Date

2013

Document Type

Dissertation

Degree

Doctor of Education

Department

Educational Leadership

First Adviser

White, George P.

Other advisers/committee members

Yoshida, Roland K.; Beachum, Floyd; Kaimal, Girija

Abstract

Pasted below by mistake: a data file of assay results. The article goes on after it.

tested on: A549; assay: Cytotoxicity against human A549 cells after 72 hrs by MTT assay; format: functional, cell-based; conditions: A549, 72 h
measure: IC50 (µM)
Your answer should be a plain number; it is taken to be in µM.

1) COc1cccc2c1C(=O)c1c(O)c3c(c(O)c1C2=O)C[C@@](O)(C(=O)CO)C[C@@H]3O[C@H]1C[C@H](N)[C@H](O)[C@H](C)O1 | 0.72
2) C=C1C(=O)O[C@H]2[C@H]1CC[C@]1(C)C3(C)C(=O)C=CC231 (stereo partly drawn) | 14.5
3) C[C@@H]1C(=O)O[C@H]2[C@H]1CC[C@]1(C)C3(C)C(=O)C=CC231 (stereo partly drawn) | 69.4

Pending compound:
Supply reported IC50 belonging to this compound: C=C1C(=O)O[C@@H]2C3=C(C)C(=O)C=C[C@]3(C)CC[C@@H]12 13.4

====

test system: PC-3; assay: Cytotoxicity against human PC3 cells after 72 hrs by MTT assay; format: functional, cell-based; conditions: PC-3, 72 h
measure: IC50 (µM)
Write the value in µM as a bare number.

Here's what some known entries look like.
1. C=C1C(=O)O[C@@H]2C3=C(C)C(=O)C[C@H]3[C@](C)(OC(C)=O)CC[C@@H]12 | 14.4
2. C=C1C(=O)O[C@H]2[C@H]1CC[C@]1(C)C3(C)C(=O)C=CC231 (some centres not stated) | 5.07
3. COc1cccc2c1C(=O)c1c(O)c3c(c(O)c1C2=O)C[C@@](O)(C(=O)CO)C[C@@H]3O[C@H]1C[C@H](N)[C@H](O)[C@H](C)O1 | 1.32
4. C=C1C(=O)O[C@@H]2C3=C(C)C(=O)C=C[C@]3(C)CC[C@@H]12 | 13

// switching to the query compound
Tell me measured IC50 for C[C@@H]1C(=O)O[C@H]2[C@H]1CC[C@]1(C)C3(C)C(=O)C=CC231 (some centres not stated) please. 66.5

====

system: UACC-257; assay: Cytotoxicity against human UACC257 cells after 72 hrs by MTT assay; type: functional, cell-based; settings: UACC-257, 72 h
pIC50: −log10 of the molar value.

The study investigated the psychometric properties of the National Association of Secondary School Principals (NASSP) 21st Century School Administrator Skills instrument. The researcher used confirmatory factor analysis (CFA) to verify the number of underlying dimensions of the instrument and the pattern of item-factor relationships, estimate the scale reliability, and examine the convergent and discriminant validity across two different groups of school leaders - principals and assistant principals. The researcher drew the sample from an existing leadership assessment data set collected for a competitive school leadership program (SLP) grant funded by the U.S. Department of Education in a mid-sized urban school district in the Northeastern region of the United States. In total, 339 teachers' ratings on their principals and 344 teachers' ratings on their assistant principals were available for analysis. The researcher performed CFA on the 67 items of the 21st Century School Administrator Skills instrument for the principal and assistant principal ratings respectively in Mplus using MLM estimation method. CFA revealed adequate goodness of fit of the hypothesized 10-factor model and high subscale reliability and convergent validity. However, the instrument also manifested severe lack of discriminant validity. A follow-up exploratory factor analysis revealed that the current instrument measures two leadership dimensions instead of ten as originally hypothesized by NASSP. The researcher suggested that the revision of the NASSP 21st Century School Administrator Skills instrument could benefit from a re-conceptualization of school leadership, a comprehensive review of extant empirical literature and principal leadership assessment tools, evaluation of existing items as well as addition of new items based on theoretical and empirical literature.

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